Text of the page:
The same old story

This was on my mind this morning. I’m wondering what’s worse, the fact that I have mild Cerebral Palsy, or the fact that I had no emotional support growing up with it.

Although they both have a tendency to bother me, the lack of support saddens me the most, because I find myself going back to that thought and how different things could have been. To me being supportive means listening, with non-critical verbal communication that allows the one who needs the support, to be supported.

A parent should adapt and act as a prop, a pillar or tower to help and allow their children to grow with ease and confidence. To act as a back up, a safety net, as a guide, so that eventually they will know which way to go, but if they don’t, they’ll understand their own reasoning and will be able to make their own choices eventually.

How do we make it without a support system in place?

With some difficulty. But we must be our own support. That is what I have done. It’s not something we ever forget, it’s also not something that rests easy, because it can leave a gaping big hole, a hole that’s never filled, but we learn how to ignore it and if we’re able to change, change it for our own children.

When I look at my own children, I see a world of difference compared with my own upbringing, but that’s okay. I’m not unhappy that they’re doing better emotionally, or that they’re more successful, but it brings home to me my struggles that  I wouldn’t want them to have to have dealt with.

Parents don’t or aren’t always equipped to know how and that is why they fail, but that’s no excuse, but when parents say, we want the best for our children. I believe that part is true. The sad reality is they don’t always understand how to do their best.


24 Dec, 2010

6 thoughts on “The same old story

  1. Yes I would agree that most parents want what’s best for their children, but aren’t always able to do it. Some parents just don’t have the brain capacity or ability to take care of their children.

    I was lucky I guess. My parents did everything they could for me and more. Even though I didn’t get to participate in a lot of things due to them being over protective.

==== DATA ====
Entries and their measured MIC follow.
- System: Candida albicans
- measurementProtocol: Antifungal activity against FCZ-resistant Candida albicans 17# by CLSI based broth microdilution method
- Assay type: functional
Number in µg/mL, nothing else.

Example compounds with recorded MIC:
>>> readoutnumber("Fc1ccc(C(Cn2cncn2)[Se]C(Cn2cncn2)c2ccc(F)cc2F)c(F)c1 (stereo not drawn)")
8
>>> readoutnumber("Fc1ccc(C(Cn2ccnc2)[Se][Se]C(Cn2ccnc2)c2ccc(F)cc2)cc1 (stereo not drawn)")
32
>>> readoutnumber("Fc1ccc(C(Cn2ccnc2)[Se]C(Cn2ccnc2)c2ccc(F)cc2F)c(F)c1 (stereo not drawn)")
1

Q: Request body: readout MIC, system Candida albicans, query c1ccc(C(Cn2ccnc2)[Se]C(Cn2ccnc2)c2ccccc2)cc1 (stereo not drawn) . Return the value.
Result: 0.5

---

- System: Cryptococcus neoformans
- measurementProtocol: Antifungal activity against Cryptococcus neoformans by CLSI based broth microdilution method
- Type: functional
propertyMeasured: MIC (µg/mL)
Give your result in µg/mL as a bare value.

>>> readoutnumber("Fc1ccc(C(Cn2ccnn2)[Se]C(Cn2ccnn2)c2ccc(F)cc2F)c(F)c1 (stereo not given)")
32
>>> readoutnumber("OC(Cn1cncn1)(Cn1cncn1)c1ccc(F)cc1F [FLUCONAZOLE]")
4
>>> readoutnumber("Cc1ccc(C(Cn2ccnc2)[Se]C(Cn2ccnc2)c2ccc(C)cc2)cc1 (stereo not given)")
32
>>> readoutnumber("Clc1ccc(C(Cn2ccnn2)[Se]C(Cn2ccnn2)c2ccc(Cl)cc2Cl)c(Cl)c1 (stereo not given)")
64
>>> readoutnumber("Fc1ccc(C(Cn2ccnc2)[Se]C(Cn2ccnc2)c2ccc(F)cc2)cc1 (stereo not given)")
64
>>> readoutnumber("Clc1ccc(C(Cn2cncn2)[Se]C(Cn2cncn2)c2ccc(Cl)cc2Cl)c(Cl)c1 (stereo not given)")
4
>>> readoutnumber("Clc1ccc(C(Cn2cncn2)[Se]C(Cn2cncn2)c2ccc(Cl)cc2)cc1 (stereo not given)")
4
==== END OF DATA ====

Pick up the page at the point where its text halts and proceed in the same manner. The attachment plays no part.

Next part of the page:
I know you’ll get through this. You’re a strong person with a strong will. I admire you for that.

  2. I have a lot of the same feelings of my upbringing and in that respect can relate to where you are coming from.

    We have spoke of this and length and you know the distance I must keep from my family for my well being. It’s sad sometimes but what can we do, it’s the cards we’re dealt with in life.

    I just hope the future remain bright for the next generation which kind of makes up for it.

  3. It’s unfortunate that you were not supported by your parents; but look at the bright side, you are stronger for it. How you may ask? Well, firstly, you are now ensuring that your own children never feel what you felt.

    You are doing the best that you can to raise your children and the bonus is that you are now armed with the knowledge of things that you may have taken for granted before. Things that a lot of parents may take for granted without realising the effects on the child.

    You are forearmed, so your children in turn will be strengthened because of the weakness you may have endured and at the end of the day, stable, well balanced and happy children are all any parent wants.

    Have a Blessed holiday season…

    1. Thank you. Yes I am lucky because emotionally I was clued up enough to understand how to change my life so that I was able to change my children’s lives. Although a lot of people know they don’t have support, they’re not always sure how to correct that so that they go on to support their children.

      My parents never had support from their parents and so the cycle repeated itself, until now. Thank you for your support. It is nice to know the support is here now.

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